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U.S. economic stagnation continues three years after financial crisis of 2008

Working people need to fight back against austerity
Editorial by Fight Back! Editors |
September 11, 2011
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The U.S. economy continues to stagnate with almost no economic growth or job creation more than three years after the great financial crisis of 2008 and more than two years after the recession officially ended in 2009. The official unemployment rate is still over 9% nationally, and millions of workers who have stopped looking for work are not included in this count. Even worse, the Obama administration projects unemployment to stay above 8% for all of 2012, which would be four years of near double-digit unemployment.

The U.S. is not the first to face economic stagnation. In the 1980s, European unemployment rates were also near double-digit levels. U.S. economists blamed this on the European social-welfare state, with universal health insurance and unemployment insurance, early retirement and long paid maternity leaves. But here in the United States more than 50 million people have no health insurance at all, millions of unemployed have no benefits, the retirement age is rising and there is no mandatory paid maternity leave. Still, the U.S. economy stagnates.

In the 1990s, the Japanese economy entered what is now 20 years of stagnation, marked by deflation or falling prices. Deflation can poison an economy as prices and incomes fall, making it harder to pay off mortgages and other debts. As more and more loans go bad, the economy is dragged down even more. Again, U.S. economists blamed the Japanese Central Bank for not printing enough money to prevent deflation and stagnation. Here in the United States, the U.S. central bank, the Federal Reserve, has printed more than a trillion and a half dollars over the last three years, yet was able to stop the deflation in 2009. But still the U.S. economy stagnates.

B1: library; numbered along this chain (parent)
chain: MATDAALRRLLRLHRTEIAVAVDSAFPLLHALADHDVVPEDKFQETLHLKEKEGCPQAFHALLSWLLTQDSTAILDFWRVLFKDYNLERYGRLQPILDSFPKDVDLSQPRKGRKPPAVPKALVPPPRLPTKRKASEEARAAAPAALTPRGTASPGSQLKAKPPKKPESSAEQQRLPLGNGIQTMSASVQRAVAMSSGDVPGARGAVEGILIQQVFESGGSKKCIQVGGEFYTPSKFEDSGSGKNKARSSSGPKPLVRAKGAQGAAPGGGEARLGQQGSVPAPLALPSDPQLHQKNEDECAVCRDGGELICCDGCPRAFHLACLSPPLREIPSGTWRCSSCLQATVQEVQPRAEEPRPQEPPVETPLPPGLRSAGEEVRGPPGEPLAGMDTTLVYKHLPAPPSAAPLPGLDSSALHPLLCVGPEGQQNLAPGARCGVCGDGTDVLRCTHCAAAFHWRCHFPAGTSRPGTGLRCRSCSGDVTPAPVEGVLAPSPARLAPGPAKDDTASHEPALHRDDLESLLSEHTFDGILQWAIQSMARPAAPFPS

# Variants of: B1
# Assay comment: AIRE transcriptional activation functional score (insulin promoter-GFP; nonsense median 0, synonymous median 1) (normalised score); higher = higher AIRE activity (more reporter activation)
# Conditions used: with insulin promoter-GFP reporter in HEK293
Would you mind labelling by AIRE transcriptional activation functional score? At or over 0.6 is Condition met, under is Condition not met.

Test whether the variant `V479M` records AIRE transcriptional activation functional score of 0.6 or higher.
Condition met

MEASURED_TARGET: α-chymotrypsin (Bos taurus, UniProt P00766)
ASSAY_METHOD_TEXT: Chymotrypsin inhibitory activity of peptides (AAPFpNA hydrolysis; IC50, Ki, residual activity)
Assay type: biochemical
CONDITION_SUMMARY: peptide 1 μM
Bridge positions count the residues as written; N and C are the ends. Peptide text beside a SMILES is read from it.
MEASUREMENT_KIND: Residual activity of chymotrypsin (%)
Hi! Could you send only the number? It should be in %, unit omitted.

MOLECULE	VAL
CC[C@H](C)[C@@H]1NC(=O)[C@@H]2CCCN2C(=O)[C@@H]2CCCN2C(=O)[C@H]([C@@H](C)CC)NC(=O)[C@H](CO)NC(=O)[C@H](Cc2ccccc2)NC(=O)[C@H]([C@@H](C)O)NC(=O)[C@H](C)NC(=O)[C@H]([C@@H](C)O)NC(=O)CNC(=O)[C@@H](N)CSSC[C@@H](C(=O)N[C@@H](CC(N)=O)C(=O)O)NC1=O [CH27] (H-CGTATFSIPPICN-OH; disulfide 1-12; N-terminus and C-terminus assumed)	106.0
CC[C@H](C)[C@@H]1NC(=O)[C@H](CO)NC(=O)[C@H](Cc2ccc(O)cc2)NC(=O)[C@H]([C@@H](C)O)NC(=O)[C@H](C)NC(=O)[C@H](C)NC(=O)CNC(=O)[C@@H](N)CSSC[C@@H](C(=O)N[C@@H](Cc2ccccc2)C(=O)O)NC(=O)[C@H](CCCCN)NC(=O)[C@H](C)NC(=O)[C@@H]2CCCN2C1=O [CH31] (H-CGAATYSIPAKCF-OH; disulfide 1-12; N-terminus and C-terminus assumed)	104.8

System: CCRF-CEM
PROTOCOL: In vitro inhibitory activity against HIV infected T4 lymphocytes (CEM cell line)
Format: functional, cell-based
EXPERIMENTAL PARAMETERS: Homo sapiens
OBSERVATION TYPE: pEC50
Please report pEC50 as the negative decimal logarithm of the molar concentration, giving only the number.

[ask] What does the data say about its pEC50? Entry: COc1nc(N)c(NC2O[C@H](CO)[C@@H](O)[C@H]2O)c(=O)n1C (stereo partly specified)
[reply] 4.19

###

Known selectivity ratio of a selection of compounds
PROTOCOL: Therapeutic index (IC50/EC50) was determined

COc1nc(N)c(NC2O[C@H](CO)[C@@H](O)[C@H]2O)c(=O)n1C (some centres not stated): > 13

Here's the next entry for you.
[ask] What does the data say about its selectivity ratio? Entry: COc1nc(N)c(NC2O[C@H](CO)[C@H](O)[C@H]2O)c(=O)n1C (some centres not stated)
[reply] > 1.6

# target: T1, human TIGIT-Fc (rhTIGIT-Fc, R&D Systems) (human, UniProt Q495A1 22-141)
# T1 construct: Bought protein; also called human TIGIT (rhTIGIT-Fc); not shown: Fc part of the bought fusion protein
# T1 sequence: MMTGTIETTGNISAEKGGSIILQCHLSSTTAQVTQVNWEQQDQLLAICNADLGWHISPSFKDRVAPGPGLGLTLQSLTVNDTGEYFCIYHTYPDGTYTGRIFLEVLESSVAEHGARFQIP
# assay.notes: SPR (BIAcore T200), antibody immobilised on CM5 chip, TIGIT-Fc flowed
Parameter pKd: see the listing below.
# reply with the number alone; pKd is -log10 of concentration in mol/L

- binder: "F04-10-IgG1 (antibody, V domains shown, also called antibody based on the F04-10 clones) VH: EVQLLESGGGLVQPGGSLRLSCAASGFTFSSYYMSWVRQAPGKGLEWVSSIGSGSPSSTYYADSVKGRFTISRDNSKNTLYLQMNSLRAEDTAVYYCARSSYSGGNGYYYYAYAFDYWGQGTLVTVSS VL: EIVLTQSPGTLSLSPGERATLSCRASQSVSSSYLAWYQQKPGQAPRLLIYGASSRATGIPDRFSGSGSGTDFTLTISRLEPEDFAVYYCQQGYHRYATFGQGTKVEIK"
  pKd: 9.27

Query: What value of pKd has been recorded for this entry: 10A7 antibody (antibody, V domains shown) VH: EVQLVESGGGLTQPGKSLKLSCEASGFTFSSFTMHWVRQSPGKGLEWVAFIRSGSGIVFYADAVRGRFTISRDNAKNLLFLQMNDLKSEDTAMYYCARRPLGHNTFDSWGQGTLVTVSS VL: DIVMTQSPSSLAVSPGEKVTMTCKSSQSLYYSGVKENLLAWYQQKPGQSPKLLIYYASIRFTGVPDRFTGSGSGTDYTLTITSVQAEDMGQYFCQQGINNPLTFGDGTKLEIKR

The problem here in the United States (as well as Europe and Japan, which also have economies that are going from bad to worse) is not the limited social safety net or central bank policy. The problem is that our monopoly capitalist economy, dominated by a smaller and smaller number of gigantic corporation and Wall Street financial institutions, is dedicated to increasing profits at all costs. Over the last two years corporate profits have soared to record levels, while at the same time there are 7 million fewer people working than when the recession began in late 2007. These gigantic profits are not reinvested to create more jobs, but rather are flowing to the financial casino known as Wall Street for massive speculation.

Republicans are trying to use the continuing economic stagnation to try to eliminate what is left of the U.S. safety net. In Congress, Republicans have proposed to end Medicare and replace it with more expensive private health insurance. The leading Republican presidential candidate, Texas Governor Rick Perry, is attacking Social Security and wants retirees to depend on Wall Street. In states such as Wisconsin, Republicans have led the charge to chop pay, retirement, and collective bargaining rights of teachers and other government workers. They are also leading efforts in Arizona, Georgia and other states to scapegoat immigrants and pass racist laws targeting Chicanos and Latinos. These efforts are backed by the Koch oil billionaires and others who want corporations to be able to run amuck over working people and the environment.